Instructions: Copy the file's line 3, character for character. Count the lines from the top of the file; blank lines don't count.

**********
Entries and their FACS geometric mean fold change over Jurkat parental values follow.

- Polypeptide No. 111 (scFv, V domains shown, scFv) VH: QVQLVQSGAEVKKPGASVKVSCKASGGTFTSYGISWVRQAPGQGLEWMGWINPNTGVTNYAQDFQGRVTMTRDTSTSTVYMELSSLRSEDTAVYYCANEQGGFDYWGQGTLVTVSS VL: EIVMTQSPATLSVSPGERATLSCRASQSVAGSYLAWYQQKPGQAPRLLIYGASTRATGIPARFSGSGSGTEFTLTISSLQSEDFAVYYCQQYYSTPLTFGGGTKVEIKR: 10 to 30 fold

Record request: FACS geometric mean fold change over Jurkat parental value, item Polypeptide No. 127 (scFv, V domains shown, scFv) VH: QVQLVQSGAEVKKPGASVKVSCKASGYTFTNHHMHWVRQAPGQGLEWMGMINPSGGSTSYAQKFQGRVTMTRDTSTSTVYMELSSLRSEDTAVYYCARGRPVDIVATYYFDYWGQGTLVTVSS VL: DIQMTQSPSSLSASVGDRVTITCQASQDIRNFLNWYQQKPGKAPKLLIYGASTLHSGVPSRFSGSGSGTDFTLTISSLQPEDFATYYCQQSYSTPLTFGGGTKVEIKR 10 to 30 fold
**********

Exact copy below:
Record request: FACS geometric mean fold change over Jurkat parental value, item Polypeptide No. 127 (scFv, V domains shown, scFv) VH: QVQLVQSGAEVKKPGASVKVSCKASGYTFTNHHMHWVRQAPGQGLEWMGMINPSGGSTSYAQKFQGRVTMTRDTSTSTVYMELSSLRSEDTAVYYCARGRPVDIVATYYFDYWGQGTLVTVSS VL: DIQMTQSPSSLSASVGDRVTITCQASQDIRNFLNWYQQKPGKAPKLLIYGASTLHSGVPSRFSGSGSGTDFTLTISSLQPEDFATYYCQQSYSTPLTFGGGTKVEIKR 10 to 30 fold